It's only a matter of time. That's what the experts say when asked whether a terrorist organization might detonate an atom bomb in an American city.
The Bush administration has taken several initiatives to defend the country against nuclear terrorism. These measures will help to prevent the theft of uranium and plutonium and to interdict any illicit shipments of nuclear materials or equipment. The recent capture in the Republic of Georgia of a smuggler carrying enriched uranium is a case where cooperative intelligence worked quite well. But we are still playing catch-up. Why?
First, the task of preventing the spread of nuclear materials and technology too often is assigned a lower priority than other national goals.
Second, we are not aggressively using the full array of diplomatic and security tools available to us in this fight.
The consequences are clear to see. While the Bush administration debated whether to negotiate with or strangle North Korea's government, that country built and tested a nuclear weapon. Pakistan, whose president has escaped two assassination attempts by Islamic extremists, is the home of Abdul Qadeer Khan, who set up an international black market in nuclear materials, equipment and even weapon designs, and used this to help Libya, Iran and North Korea.
Pakistan has tested nuclear weapons. The Bush administration perceives that it needs Pakistan's help in the war on terror. Consequently, nuclear nonproliferation issues must take a back seat in our dealings with that country.
India refused to accept the Nuclear Nonproliferation Treaty and tested nuclear weapons, causing Pakistan to do so shortly afterward. Despite the worries of a few "proliferation hawks" in Congress and elsewhere, President Bush negotiated a deal to assist India's civil nuclear power program. Congress even endorsed a change in U.S. anti-proliferation laws to accommodate India.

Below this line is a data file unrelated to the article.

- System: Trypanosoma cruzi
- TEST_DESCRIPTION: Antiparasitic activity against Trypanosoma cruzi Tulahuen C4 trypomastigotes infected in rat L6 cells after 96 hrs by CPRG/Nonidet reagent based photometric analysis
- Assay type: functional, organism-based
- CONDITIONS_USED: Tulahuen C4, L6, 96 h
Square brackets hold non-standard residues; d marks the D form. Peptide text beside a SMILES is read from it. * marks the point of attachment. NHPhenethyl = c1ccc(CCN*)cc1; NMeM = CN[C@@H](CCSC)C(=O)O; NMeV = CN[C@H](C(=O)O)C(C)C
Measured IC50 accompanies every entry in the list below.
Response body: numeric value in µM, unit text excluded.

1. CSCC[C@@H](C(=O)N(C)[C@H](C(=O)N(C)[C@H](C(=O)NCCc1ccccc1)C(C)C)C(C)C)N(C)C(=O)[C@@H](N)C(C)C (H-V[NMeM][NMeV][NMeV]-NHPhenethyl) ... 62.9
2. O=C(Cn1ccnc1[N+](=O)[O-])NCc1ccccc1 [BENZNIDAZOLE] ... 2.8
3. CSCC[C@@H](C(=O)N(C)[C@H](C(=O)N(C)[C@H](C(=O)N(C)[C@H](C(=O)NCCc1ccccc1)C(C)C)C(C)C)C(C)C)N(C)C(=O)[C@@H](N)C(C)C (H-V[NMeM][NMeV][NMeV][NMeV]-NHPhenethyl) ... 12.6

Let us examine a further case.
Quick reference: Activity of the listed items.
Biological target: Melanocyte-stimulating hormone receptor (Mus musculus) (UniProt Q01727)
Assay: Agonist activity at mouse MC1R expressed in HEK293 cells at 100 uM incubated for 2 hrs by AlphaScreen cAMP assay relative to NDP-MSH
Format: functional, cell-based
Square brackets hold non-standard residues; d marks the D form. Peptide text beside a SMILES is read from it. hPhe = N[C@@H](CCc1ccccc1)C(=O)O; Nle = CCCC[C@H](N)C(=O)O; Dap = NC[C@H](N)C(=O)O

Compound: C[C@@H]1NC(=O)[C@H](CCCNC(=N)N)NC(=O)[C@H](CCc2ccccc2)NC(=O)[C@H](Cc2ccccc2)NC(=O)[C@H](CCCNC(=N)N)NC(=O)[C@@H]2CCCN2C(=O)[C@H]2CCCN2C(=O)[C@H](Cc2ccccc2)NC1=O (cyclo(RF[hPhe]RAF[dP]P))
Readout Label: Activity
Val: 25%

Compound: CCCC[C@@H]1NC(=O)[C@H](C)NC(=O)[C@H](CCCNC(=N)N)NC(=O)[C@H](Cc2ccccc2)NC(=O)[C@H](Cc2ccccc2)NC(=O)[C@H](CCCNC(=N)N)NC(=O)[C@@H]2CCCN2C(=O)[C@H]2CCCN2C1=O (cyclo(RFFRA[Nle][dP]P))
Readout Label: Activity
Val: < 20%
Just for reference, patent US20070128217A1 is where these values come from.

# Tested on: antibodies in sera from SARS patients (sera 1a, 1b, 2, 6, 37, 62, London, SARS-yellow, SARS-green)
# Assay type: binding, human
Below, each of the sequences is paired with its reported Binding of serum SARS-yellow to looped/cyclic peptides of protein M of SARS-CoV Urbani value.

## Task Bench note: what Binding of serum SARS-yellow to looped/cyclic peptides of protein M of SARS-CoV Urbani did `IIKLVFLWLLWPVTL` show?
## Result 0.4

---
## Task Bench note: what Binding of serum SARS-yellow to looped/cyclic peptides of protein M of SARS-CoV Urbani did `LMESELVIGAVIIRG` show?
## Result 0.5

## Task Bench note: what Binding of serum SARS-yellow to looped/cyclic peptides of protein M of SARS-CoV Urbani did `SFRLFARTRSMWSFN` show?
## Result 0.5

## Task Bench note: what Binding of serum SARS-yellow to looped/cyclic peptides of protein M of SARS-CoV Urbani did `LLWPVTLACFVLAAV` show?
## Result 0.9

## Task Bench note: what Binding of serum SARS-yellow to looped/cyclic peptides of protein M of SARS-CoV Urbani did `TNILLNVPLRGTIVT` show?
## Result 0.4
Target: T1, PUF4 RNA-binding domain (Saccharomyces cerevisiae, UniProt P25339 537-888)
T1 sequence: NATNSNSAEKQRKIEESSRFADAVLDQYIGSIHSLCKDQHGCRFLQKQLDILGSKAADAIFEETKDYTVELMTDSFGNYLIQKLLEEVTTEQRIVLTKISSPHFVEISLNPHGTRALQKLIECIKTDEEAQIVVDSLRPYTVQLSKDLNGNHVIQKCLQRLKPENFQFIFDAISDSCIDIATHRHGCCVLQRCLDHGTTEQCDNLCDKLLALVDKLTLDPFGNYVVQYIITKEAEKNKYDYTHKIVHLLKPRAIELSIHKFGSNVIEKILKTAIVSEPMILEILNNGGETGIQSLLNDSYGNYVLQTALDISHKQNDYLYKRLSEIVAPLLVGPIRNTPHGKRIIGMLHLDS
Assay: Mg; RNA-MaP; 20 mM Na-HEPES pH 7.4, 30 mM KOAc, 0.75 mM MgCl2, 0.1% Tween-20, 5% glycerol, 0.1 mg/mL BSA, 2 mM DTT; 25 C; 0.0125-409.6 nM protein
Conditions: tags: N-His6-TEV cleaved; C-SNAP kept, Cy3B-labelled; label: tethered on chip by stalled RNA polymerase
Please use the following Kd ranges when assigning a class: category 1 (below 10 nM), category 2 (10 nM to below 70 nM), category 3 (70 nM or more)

In the case of Iran, the United States missed opportunities after 9/11 to engage with that country on security and other issues. Subsequently, we became bogged down in Iraq on the spurious grounds that Saddam Hussein had a nuclear weapons program. Now, according to Defense Secretary Robert M. Gates, the United States has little leverage to bring to bear in any discussions with Iran. And military options carry grave consequences. Meanwhile, Iran is putting in place the infrastructure needed to build atom bombs.
Is all this relevant to preventing a nuclear bomb from being detonated in an American city? North Korea and Iran are not so bent on national suicide as to think of launching a nuclear attack on the United States. India and Pakistan are friends and are likely to remain so. So what's the problem?
In the nuclear field, America has no permanent friends, only permanent interests. We would do well to remember that America once supported Iraq in that country's war with Iran. Before that, we supported Iran's aspirations to become a dominant power in the Middle East. From the beginning of the nuclear age, America's interest has been to prevent the spread of nuclear weapons to any other nation, even our closest allies. That is still our interest.
We cannot expect that the defensive measures we take to prevent terrorists from infiltrating a nuclear device into our country will succeed indefinitely in a world where more and more nations—some reliable, others less so—acquire the capabilities to build the bomb. Like the levees around New Orleans, sooner or later the rising tide of nuclear weaponry will break through those barriers.
To the everlasting credit of all concerned, the Bush administration, and the Clinton administration before it, worked with Russia to improve the security of nuclear materials in Russia and elsewhere. Most, but not all, of these improvements relate to civilian research establishments. However, there are thousands of small, portable, "tactical" nuclear weapons in Russia—presumably in secure military installations scattered around the country—that terrorists would pay millions of dollars to get their hands on. None of these has been touched by any U.S.-Russian agreement.
We need an aggressive U.S. policy aimed at denying terrorists the pool of nuclear weapons and related materials from which they can buy or steal the means to destroy an American city. A diplomatic offensive to block nuclear terrorism should not just fix the easier problems. It should dry up the most serious potential source of nuclear terror: the weapons that are stockpiled, the new weapons that are being built, and the infrastructure that supports these programs—and not just in Russia. No American anti-proliferation policy can be complete or successful if it does not address this side of the problem.
Our offensive against nuclear terrorism should have the highest priority. It should be equipped with all the leverage we can provide it. That's not the case today. And that's why the experts can confidently say: It's only a matter of time.